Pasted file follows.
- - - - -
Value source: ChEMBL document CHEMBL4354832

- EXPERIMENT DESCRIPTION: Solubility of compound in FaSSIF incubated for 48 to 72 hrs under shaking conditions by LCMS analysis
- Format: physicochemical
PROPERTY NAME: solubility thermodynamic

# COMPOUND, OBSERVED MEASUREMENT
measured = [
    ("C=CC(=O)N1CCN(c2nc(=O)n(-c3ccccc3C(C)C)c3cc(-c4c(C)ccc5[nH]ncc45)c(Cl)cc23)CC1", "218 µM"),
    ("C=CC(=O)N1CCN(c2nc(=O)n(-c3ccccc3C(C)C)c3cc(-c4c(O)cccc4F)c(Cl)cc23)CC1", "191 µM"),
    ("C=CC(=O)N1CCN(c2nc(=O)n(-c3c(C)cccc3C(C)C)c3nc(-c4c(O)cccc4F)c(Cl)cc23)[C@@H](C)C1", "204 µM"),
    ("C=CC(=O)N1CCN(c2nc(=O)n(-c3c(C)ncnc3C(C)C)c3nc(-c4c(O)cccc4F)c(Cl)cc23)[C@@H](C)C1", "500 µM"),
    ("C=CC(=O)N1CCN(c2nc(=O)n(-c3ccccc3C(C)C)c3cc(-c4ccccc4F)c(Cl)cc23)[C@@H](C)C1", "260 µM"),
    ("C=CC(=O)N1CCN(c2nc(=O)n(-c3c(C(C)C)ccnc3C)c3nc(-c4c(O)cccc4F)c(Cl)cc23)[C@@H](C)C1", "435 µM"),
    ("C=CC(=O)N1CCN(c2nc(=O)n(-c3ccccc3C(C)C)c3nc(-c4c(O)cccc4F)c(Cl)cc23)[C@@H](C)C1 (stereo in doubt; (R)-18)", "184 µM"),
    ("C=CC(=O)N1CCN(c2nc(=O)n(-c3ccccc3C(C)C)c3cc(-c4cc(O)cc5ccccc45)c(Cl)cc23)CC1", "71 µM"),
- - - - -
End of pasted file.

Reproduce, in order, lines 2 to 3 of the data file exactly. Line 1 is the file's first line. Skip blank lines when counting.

- EXPERIMENT DESCRIPTION: Solubility of compound in FaSSIF incubated for 48 to 72 hrs under shaking conditions by LCMS analysis
- Format: physicochemical